now, as i said, i’ve not followed the network in the years since. perhaps they have moved into coverage with greater integrity, less bias, and are no longer anti-american. i don’t know, i hope so.
    still, based on my earlier memories, i dislike the concept of al-jazeera in exactly the same way that i disdain everything that fox ‘news’ stands for: bias, deceit, ideologically driven coverage.
    now, if al-jazeera has mended its ways, then i’d be receptive to checking it out. fox has maintained its horrible practices tho, so i’m not sure if any outlet based on somewhat fanatic ideology can truly change. let’s hope so; one fox ‘news’ type entity is more than enough.

  2. Ron Stitt says:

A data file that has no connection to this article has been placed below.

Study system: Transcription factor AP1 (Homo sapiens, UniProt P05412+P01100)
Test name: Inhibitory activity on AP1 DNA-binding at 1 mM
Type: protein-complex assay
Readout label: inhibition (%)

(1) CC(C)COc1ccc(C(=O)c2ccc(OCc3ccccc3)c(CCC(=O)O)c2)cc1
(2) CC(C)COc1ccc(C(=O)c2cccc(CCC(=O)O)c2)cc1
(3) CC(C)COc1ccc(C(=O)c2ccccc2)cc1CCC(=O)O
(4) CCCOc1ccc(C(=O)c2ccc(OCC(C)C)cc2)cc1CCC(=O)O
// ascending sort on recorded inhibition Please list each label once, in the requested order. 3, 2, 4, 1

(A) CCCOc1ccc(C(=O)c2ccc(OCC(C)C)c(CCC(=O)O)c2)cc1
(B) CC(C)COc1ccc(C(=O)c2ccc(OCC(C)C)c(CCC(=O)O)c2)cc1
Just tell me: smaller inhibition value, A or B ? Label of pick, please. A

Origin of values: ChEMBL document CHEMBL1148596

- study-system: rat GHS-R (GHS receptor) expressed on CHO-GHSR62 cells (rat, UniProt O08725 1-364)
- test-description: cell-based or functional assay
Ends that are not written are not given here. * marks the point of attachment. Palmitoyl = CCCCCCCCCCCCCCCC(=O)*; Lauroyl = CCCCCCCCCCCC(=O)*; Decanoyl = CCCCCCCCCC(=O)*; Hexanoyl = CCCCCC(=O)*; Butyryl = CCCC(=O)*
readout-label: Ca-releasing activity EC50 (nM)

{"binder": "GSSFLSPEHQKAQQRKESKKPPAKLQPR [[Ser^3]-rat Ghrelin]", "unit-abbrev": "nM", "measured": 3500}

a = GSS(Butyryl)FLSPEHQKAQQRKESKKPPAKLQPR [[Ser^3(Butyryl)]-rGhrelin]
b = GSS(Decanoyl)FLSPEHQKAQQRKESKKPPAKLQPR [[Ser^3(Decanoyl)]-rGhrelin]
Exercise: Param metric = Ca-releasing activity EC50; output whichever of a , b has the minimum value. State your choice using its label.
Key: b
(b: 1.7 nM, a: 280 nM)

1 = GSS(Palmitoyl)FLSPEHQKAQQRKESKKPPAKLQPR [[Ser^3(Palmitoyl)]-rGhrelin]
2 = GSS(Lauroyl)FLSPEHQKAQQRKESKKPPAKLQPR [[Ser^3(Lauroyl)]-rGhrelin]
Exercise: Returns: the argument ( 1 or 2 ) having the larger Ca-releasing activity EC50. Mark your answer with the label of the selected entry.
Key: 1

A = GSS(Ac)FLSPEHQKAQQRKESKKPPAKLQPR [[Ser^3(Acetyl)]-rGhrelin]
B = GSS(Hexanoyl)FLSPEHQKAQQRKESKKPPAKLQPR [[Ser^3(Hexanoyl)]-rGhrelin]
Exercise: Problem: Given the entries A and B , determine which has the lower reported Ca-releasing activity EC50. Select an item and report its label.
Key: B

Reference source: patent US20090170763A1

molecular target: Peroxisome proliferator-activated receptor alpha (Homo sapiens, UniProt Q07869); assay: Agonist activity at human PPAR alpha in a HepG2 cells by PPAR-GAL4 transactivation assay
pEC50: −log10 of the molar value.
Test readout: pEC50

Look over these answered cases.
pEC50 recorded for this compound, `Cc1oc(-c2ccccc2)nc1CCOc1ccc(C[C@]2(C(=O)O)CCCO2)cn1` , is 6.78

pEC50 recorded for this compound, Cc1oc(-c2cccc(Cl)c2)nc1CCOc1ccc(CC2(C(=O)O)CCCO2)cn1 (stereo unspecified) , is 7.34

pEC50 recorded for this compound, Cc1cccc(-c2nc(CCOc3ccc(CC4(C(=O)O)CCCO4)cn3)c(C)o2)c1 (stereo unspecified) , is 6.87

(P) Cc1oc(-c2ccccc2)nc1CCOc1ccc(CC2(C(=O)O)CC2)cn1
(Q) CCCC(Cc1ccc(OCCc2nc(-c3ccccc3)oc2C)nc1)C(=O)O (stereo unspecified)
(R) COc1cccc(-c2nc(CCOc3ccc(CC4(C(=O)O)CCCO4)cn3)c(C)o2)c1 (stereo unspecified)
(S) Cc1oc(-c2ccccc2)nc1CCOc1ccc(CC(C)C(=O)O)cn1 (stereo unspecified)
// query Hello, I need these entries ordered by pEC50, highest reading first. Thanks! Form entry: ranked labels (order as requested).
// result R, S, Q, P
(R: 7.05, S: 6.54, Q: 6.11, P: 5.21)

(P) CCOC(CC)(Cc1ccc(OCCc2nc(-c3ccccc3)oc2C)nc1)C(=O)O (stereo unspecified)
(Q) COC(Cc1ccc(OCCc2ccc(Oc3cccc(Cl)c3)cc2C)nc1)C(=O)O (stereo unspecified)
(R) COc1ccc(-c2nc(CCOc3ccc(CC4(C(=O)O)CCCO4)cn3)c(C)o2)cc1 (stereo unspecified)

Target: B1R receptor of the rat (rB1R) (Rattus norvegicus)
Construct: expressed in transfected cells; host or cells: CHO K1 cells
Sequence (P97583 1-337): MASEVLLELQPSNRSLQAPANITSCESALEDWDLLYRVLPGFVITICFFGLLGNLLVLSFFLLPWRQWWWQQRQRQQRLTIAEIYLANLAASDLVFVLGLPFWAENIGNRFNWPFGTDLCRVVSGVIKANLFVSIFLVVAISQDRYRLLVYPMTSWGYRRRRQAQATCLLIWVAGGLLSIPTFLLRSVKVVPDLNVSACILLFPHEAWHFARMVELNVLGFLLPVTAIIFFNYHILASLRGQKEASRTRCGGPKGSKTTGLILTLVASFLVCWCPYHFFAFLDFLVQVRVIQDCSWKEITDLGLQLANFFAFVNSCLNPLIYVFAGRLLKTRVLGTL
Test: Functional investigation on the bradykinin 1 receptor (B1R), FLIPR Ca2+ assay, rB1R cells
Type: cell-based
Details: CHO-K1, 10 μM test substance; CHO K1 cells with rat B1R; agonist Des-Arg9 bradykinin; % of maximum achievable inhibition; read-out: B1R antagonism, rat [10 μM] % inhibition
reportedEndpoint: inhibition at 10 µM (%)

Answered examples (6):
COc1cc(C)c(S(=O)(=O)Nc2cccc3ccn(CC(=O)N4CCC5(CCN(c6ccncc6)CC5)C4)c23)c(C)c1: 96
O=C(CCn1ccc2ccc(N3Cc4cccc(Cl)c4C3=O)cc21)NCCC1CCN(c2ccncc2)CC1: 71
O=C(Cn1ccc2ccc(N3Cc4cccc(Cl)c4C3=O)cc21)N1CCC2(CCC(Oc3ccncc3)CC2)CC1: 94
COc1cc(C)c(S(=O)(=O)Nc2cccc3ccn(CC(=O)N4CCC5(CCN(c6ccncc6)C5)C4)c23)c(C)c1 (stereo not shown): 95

Yeah, if only Israel hadn’t been created in 1948, the Arab world would be nothing but peace, harmony and prosperity.…I’ll point out this is sarcasm for the truly naïve out there. That (only tangentially relevant and frankly distracting) issue aside, I agree with you. I’ve seen Al Jazeera English in Europe and it’s definitely worth watching..in-depth, global coverage. They’re also great innovators on new technologies for TV journalism, and use of social media. We can’t just watch stuff we “like”…or even just stuff we always agree with. Besides, Al Jazeera English is not the same content as Al Jazeera Arabic. Why? Well, you can think about that as you watch it…but assuming it’s some kind of “camel’s nose under the tent” or something strikes me as paranoid. I’m convinced a lot of the commentators/critics I’m seeing have never actually watched the channel.